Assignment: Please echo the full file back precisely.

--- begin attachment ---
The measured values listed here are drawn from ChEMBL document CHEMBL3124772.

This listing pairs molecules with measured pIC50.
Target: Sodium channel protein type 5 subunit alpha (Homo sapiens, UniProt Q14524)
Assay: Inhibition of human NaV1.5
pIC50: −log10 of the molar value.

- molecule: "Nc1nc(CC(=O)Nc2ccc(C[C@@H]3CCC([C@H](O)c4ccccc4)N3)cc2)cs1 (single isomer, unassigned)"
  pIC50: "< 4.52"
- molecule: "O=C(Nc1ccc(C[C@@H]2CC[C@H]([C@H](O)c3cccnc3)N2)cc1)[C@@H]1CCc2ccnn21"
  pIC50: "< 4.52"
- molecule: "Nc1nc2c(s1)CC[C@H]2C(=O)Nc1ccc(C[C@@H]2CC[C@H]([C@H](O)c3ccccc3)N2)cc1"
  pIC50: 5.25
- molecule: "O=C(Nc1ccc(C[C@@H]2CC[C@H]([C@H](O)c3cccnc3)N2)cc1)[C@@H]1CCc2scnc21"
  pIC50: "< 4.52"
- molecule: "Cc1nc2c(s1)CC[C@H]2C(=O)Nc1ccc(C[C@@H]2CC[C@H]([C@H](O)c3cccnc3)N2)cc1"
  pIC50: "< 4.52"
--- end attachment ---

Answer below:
The measured values listed here are drawn from ChEMBL document CHEMBL3124772.

This listing pairs molecules with measured pIC50.
Target: Sodium channel protein type 5 subunit alpha (Homo sapiens, UniProt Q14524)
Assay: Inhibition of human NaV1.5
pIC50: −log10 of the molar value.

- molecule: "Nc1nc(CC(=O)Nc2ccc(C[C@@H]3CCC([C@H](O)c4ccccc4)N3)cc2)cs1 (single isomer, unassigned)"
  pIC50: "< 4.52"
- molecule: "O=C(Nc1ccc(C[C@@H]2CC[C@H]([C@H](O)c3cccnc3)N2)cc1)[C@@H]1CCc2ccnn21"
  pIC50: "< 4.52"
- molecule: "Nc1nc2c(s1)CC[C@H]2C(=O)Nc1ccc(C[C@@H]2CC[C@H]([C@H](O)c3ccccc3)N2)cc1"
  pIC50: 5.25
- molecule: "O=C(Nc1ccc(C[C@@H]2CC[C@H]([C@H](O)c3cccnc3)N2)cc1)[C@@H]1CCc2scnc21"
  pIC50: "< 4.52"
- molecule: "Cc1nc2c(s1)CC[C@H]2C(=O)Nc1ccc(C[C@@H]2CC[C@H]([C@H](O)c3cccnc3)N2)cc1"
  pIC50: "< 4.52"